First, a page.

Cloudy storage company Dropbox has declared itself a "virtual first" company, meaning that for all of its employees "remote work (outside an office) will be the primary experience".
The 3,000-staffer company, which has a head office in San Francisco and 12 offices elsewhere around the world, said that while remote will be "the day-to-day default for individual work", it plans to have "collaborative spaces" called Dropbox Studios in all the locations where it currently has an office.
These will be in the current office building in some but not all cases, depending on whether it has a long-term lease. Employees will not generally be allowed to use these spaces for solo work, only for meetings or team work, though "there may be exceptions based on team or role". These new spaces will not be set up until "it's safe to do so".
The current mandatory work-from-home policy has been extended to June 2021.
Dropbox is also adopting flexible working hours but with "core collaboration hours" and a set of guidelines called Virtual First Toolkit, covering topics such as time management, fitness and communication. The guidelines are not tied to particular tools, though the company does include details on the technology it uses, starting with its own collaboration tools like Dropbox Paper. We learn that Dropbox uses Gmail (described as a silo), Slack, Atlassian Jira, and Zoom. We are also advised, under "How to stay well", to "try not to work from your bed or couch all day" and "don't forget to brush your teeth."
The company has good reason to promote home working, since its services are designed for remote collaboration, and it has striven to position itself as a "smart workplace" rather than merely offering cloud storage and file synchronisation. The pandemic has done no harm to its revenue, which for the last reported period, the quarter ending 30 June 2020, was up 16 per cent year-on-year.
As part of its pitch to encourage more permanent remote working, Dropbox commissioned a survey from the Economist Intelligence Unit to show that employees are less distracted when working from home. The survey itself is inconclusive, though. It said that 36 per cent consider themselves "more focused working from home as opposed to their office", but 28 per cent feel less focused. The US-based Economist study said that "on average 581 hours are lost due to distractions per person annually, equivalent to 28 per cent of total working hours," a loss of productivity the study claimed is equivalent to $62bn thrown down the toilet.
Top distractions were said to be interruptions from colleagues, and dealing with email, while in fourth place is "my own mind wandering", admitted by 23 per cent of workers surveyed. Working from home is no cure-all for being free of distraction. Respondents cited food, TV, family, and pets among the distractions, while also complaining about "feeling disconnected from colleagues" and "lack of stable or secure internet connection".
Take regular breaks... but don't get distracted...
The email problem is a big one, the issue being not total time spent, but frequency of checking. "When liberated from email for sustained periods, workers show better focus, lower stress and higher wellbeing," said the Economist researchers, a finding that could guide policy equally whether or not working from home. The survey also cited regular breaks as the best way to increase attention and creativity, though it is not clear if such breaks count as part of the distraction time also said to be harming productivity.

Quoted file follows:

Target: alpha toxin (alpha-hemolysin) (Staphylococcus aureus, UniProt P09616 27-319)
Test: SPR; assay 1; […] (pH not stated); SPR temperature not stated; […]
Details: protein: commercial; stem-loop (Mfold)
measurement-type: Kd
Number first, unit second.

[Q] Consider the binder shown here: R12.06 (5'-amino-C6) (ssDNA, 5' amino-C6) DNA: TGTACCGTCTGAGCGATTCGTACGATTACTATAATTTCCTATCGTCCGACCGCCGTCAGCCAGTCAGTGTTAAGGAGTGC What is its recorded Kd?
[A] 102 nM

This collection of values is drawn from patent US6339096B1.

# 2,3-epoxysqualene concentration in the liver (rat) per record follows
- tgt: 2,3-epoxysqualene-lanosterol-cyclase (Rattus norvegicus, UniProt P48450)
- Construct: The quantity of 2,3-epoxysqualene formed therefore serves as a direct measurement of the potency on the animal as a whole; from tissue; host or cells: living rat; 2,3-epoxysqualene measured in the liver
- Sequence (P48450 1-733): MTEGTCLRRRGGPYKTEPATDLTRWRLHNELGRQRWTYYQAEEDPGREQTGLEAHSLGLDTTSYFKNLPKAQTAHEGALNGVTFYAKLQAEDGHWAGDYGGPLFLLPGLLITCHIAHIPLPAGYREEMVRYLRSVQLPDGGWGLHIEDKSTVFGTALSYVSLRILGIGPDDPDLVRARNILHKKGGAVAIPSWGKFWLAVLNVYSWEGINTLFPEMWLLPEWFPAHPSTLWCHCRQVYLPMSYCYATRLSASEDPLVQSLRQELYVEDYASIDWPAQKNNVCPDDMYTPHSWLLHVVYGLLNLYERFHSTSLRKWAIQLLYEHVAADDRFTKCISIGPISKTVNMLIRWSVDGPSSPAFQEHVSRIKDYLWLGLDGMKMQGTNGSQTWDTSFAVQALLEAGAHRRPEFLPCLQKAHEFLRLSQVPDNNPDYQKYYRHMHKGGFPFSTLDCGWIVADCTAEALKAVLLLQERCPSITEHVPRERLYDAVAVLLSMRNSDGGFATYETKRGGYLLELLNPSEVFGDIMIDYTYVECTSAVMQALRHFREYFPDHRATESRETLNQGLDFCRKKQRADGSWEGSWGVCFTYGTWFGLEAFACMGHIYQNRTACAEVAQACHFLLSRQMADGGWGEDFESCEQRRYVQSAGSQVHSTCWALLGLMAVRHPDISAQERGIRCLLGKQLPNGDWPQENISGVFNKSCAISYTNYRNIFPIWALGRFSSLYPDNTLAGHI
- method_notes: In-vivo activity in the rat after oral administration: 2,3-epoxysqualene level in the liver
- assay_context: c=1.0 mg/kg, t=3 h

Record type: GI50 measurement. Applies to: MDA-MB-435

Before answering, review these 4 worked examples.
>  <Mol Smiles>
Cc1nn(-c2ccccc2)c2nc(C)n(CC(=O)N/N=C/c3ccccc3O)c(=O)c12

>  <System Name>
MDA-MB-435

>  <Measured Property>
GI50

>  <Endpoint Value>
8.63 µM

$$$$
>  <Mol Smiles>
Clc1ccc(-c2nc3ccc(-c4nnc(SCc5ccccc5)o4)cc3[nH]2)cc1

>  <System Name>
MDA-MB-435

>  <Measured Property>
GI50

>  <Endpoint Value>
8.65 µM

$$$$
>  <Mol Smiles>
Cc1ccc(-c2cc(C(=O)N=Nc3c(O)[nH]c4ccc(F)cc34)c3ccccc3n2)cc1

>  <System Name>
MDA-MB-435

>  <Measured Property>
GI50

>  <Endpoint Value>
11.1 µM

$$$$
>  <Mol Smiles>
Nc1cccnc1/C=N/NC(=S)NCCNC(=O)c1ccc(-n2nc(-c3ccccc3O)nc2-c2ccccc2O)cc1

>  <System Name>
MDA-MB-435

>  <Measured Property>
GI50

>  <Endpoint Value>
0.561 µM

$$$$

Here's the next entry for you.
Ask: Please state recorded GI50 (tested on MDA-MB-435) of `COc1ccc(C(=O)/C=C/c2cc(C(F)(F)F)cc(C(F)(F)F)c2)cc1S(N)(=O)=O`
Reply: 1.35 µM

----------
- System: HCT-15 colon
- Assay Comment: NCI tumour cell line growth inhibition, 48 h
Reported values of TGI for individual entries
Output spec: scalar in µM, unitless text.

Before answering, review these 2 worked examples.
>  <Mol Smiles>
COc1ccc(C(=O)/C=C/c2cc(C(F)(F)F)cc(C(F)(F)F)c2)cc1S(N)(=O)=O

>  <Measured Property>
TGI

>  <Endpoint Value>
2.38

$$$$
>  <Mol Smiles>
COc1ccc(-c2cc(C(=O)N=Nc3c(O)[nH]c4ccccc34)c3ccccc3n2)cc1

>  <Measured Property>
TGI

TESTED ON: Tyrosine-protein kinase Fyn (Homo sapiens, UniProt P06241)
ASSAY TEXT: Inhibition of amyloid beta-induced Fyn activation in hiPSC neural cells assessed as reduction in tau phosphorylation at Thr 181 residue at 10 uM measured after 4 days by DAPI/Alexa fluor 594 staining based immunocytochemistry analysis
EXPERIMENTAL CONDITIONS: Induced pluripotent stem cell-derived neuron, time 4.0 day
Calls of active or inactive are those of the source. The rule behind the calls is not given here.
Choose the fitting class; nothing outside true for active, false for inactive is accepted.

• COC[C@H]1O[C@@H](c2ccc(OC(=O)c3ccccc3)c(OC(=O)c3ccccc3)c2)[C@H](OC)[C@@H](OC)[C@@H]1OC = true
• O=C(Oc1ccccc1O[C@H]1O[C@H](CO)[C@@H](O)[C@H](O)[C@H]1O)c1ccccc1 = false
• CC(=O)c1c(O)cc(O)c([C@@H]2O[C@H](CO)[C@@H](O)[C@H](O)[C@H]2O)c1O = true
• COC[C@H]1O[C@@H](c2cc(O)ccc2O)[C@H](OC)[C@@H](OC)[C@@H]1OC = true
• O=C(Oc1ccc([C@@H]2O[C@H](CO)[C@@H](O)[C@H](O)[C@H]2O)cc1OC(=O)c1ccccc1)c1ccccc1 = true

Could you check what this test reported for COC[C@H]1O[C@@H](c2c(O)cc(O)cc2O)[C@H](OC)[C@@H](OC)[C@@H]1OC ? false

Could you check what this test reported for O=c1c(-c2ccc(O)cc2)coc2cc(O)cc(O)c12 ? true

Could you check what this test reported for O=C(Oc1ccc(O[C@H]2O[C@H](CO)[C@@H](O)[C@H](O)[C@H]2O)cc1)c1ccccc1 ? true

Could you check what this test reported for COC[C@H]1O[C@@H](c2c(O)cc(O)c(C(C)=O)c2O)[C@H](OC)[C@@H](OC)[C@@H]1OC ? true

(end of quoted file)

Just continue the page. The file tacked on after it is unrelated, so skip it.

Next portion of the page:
Is remote working better? There is no straightforward answer, with factors including industry sector, company culture, and individual preference; some workers cope better than others. JP Morgan reportedly believes that "overall productivity and creative combustion has taken a hit," according to an analyst, with the bank confirming a productivity decline among "employees in general, not just younger employees".
Performance monitoring company Aternity maintains a Global Remote Work Productivity Tracker and the latest report stated that "workers are getting less productive the longer the remote work shift continues" and spoke of a "remote work productivity tax". Contrast that, though, with GitLab, which has always been a remote-working company, and has stated: "Employees find themselves to be overall be more productive (52 per cent) and efficient (48 per cent)."
The reality for many companies will be a hybrid approach. Microsoft recently said it is "embracing a flexible workspace", which means "we view working from home part of the time as now standard" but also "we are not committing to having every employee work from anywhere as we believe there is value in employees being together in the workplace."
Dropbox, however, is opposed to hybrid working, saying that this may "perpetuate two different employee experiences that could result in barriers to inclusion in inequities with respect to performance or career trajectory. These big-picture problems are non-starters for us."
Therefore, for Dropbox, it is virtual first – though note that it has allowed for exceptions, so how exactly this will work out is open to speculation. The truth is that any model can work well or badly according to how it is implemented. Statements like this one from Dropbox underline that whatever the future holds for office work, it will not be a return to how things were. ®